Taking the truth serum (part 1)

From Peter Delow’s blog, HS2 and the environment: originally published 12th May

In my blog An exercise in creative writing (posted 8 May 2013) I commented on the “spin” that HS2 Ltd had applied to its press release Euston Station to become vibrant destination as part of plans for HS2. In one of my more wicked moments recently, an amusing thought crossed my mind. I imagined the bright young things of the HS2 Ltd spin doctor department gathered together to discuss how to write that Euston Station press release. Supposing, I contemplated, that a malefactor had infiltrated the meeting and had laced the skinny lattes with sodium pentothal (see footnote). Encouraged to tell the truth by the administered drug, what might the spin doctors have come up with in place of the “vibrant station” bit of nonsense that was issued by HS2 Ltd? Now of course we will never see the “truth serum” version of that press release, but it seemed to me that I could have a bit of fun writing it for HS2 Ltd. I did, and here it is.

Plans to regenerate Euston Station dropped to avoid political backlash

Now there is no easy way of saying this, but somebody has really screwed up. The budgets that were drawn up for the HS2 project in 2009 were really optimistic and, now that we are starting to get our heads around the details, that is becoming more apparent. As a result the powers that be have saddled us with really tight cost constraints that mean that we have to throw the “good intentions” that we had at the start of the project, such as minimising environmental damage, right out of the window. There really is no alternative. If the politicians get even a hint that the costs are spiralling out of control, they are likely to take fright and drop the whole idea. Then all of us at HS2 Ltd would lose our jobs, and we don’t want that.

I don’t know how we got it so wrong – there are some really clever people working here – but it’s not the only thing. Who on earth thought, for example, that it would be cheaper to modify eighteen bridges in busy west London, with all the massive traffic congestion that would result, rather than tunnel under all the trouble. Luckily, we were saved from that folly by the local community, who seemed to be able to see what we couldn’t. The bloke who thought that one up was probably the same one who decided that we could rebuild Euston Station on the same site without closing it; now that we have looked at it we recognise that it would just take years and years and bring operations to a grinding halt. Just think how that would go down with rail passengers and of all the complaints that our political masters would get; we really don’t want to upset the politicians, do we?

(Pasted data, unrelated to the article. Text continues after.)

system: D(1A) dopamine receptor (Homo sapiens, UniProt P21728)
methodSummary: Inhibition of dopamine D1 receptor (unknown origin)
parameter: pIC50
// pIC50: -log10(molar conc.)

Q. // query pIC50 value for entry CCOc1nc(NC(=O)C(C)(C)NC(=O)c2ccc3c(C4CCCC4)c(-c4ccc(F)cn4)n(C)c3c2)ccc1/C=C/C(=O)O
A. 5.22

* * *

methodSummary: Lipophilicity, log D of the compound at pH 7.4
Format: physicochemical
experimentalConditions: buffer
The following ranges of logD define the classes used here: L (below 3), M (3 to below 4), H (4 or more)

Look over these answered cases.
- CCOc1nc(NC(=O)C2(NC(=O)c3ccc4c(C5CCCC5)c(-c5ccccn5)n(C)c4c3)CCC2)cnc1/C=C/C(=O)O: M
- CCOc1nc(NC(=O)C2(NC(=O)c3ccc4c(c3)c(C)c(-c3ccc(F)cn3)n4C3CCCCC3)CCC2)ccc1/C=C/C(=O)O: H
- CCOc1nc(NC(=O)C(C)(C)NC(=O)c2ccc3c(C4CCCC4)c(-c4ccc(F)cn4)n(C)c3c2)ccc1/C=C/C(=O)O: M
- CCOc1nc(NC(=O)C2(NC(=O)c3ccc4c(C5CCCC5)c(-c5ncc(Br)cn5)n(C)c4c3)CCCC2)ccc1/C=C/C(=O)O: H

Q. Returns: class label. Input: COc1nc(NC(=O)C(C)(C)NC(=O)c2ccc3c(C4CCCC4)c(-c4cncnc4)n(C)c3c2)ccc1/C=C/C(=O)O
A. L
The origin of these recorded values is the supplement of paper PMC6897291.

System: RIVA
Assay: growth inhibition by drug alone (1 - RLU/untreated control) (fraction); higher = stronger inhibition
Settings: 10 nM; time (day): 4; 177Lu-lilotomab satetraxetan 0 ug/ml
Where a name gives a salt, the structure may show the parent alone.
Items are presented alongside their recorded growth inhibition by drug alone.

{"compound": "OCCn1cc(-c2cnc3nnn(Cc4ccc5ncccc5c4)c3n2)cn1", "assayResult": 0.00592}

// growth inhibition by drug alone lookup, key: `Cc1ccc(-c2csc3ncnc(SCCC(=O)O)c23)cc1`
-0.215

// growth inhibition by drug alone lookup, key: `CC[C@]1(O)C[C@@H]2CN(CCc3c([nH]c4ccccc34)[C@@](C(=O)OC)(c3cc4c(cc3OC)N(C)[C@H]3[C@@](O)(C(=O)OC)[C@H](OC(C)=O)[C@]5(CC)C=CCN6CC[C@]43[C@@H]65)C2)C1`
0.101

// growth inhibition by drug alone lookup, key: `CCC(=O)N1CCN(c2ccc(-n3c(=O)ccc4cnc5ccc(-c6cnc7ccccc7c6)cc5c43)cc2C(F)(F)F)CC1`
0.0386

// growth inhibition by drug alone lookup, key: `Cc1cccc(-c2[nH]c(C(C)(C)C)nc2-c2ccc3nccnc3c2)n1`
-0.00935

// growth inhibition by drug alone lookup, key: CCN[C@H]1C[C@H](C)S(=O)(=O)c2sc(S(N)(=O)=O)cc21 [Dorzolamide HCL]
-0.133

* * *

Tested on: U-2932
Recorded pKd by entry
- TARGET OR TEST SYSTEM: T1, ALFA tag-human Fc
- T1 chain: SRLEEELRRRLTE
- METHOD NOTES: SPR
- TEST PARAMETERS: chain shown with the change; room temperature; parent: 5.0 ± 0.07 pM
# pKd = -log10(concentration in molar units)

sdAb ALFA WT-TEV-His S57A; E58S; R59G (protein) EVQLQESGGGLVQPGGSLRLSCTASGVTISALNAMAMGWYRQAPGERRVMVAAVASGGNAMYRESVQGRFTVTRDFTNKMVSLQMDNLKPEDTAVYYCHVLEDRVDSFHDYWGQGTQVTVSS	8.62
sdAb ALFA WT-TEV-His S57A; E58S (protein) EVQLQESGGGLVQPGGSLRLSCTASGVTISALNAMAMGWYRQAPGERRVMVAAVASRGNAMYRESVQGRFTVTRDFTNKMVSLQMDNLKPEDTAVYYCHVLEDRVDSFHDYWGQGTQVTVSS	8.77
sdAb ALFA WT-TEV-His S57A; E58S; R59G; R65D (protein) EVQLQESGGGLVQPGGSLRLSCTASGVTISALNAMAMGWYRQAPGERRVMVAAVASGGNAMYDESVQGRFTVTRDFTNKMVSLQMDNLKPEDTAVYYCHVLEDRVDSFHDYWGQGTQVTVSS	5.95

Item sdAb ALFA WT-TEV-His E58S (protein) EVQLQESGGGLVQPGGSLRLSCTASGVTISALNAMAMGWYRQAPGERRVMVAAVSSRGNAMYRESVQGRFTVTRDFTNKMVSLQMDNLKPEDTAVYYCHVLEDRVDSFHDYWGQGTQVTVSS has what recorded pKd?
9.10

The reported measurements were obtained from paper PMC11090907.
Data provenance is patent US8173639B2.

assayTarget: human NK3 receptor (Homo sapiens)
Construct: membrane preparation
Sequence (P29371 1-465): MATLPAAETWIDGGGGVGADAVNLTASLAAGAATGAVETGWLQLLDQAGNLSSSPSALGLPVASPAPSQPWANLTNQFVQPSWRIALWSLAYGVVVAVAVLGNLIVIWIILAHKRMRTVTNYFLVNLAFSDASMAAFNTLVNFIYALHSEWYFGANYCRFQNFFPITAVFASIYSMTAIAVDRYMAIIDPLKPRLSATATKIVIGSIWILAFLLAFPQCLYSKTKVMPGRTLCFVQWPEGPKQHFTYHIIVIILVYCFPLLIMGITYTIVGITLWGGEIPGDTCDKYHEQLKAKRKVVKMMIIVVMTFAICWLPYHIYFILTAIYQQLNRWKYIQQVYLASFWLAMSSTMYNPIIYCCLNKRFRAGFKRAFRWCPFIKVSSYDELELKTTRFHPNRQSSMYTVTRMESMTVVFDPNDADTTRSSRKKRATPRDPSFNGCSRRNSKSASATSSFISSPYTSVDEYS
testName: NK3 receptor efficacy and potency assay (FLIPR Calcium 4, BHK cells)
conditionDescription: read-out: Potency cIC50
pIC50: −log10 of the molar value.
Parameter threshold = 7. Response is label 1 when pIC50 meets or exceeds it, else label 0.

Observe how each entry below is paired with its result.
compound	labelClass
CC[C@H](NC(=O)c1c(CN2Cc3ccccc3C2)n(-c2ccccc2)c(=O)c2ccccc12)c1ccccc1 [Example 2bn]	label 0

Sorry, I’m wittering on. The whole point of this press release is to break the news that, in view of the above-mentioned problems, we have abandoned our plans for a smart new London terminus for our grand projet and that you will just have to make do with a bit of a bodge.

What we have come up with is really quite clever. One of our engineers, an old geezer who had worked on the Channel Tunnel link in the very early days, remembered what had been done to modify Waterloo Station to accommodate the international trains. There a virtually separate train shed has been added at the side of the existing building. That idea even won the RIBA Building of the Year award, for heaven’s sake! Yes it was only a temporary solution, but let’s not dwell on that. Then someone pointed out that we are planning to do something similar at Manchester Piccadilly for Phase 2 of HS2 and, Bob’s your uncle, a way to cut hundreds of millions of pounds off the cost of Euston was staring us in the face.

Now it does mean that passengers using “classic services” at Euston will have to continue to put up with the really awful facilities, but we want to discourage them from using the old trains anyway, don’t we. As it happens, we’ve got to do some fiddling with the old station, such as rearranging some platforms and improving the ticket hall for the Underground, so we can tart it up a bit whilst we are at it. Yes it means that we must loose all hope of the new Euston Station becoming an “iconic” building, but the plans that I have seen for the old concept look more like a supermarket than an architectural landmark, so it’s probably no great loss.

Of course, if we don’t do it properly as a part of the HS2 project then you can probably kiss goodbye to the regeneration of Euston Station for decades, but I don’t think that we need to concern ourselves about that – it’s HS2 that is important, and we must do nothing to risk that happening.

The best part of it is that we can do all the development of the new HS2 station on land that we have “reclaimed” from the local community, without having to worry much about the old Euston Station. I know that the HS2 station will be a bit of a “lean-to”, but we will be able to concentrate on making our Euston Station really nice for the business people that we want to attract – we can have really posh first-class lounge type accommodation to differentiate our customers from the rabble using the old West Coast Main Line services. We might even make the toilets free to use.

(To be continued …)

Footnote: Yes I know that sodium pentothal is administered intravenously and that the effect of truth serums on subjects is not as straightforward as I have imagined, but I don’t think that the present purposes require us to get too bogged down in the medical details.

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One comment on “Taking the truth serum (part 1)
  1. Pingback: STOP HS2 | Taking the truth serum (part 2)

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